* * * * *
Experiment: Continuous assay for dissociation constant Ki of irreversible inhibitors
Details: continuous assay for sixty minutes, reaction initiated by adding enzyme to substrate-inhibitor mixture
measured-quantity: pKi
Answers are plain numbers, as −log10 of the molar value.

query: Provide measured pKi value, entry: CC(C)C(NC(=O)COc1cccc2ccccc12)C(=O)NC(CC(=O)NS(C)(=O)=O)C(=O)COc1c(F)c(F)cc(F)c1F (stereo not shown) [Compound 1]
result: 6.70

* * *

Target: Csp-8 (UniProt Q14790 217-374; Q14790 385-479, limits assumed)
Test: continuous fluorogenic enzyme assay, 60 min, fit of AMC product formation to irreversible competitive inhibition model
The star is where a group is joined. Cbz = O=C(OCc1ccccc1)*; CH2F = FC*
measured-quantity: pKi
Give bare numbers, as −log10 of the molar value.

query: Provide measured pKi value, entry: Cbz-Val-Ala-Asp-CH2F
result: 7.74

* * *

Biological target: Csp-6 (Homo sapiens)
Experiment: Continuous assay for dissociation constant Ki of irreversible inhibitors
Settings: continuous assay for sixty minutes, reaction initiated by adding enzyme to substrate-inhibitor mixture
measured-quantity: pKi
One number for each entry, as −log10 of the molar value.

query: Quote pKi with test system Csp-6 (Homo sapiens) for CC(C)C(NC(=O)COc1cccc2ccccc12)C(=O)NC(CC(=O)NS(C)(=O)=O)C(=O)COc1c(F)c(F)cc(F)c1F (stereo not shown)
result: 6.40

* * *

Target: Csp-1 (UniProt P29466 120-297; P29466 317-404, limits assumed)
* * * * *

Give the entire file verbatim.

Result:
Experiment: Continuous assay for dissociation constant Ki of irreversible inhibitors
Details: continuous assay for sixty minutes, reaction initiated by adding enzyme to substrate-inhibitor mixture
measured-quantity: pKi
Answers are plain numbers, as −log10 of the molar value.

query: Provide measured pKi value, entry: CC(C)C(NC(=O)COc1cccc2ccccc12)C(=O)NC(CC(=O)NS(C)(=O)=O)C(=O)COc1c(F)c(F)cc(F)c1F (stereo not shown) [Compound 1]
result: 6.70

* * *

Target: Csp-8 (UniProt Q14790 217-374; Q14790 385-479, limits assumed)
Test: continuous fluorogenic enzyme assay, 60 min, fit of AMC product formation to irreversible competitive inhibition model
The star is where a group is joined. Cbz = O=C(OCc1ccccc1)*; CH2F = FC*
measured-quantity: pKi
Give bare numbers, as −log10 of the molar value.

query: Provide measured pKi value, entry: Cbz-Val-Ala-Asp-CH2F
result: 7.74

* * *

Biological target: Csp-6 (Homo sapiens)
Experiment: Continuous assay for dissociation constant Ki of irreversible inhibitors
Settings: continuous assay for sixty minutes, reaction initiated by adding enzyme to substrate-inhibitor mixture
measured-quantity: pKi
One number for each entry, as −log10 of the molar value.

query: Quote pKi with test system Csp-6 (Homo sapiens) for CC(C)C(NC(=O)COc1cccc2ccccc12)C(=O)NC(CC(=O)NS(C)(=O)=O)C(=O)COc1c(F)c(F)cc(F)c1F (stereo not shown)
result: 6.40

* * *

Target: Csp-1 (UniProt P29466 120-297; P29466 317-404, limits assumed)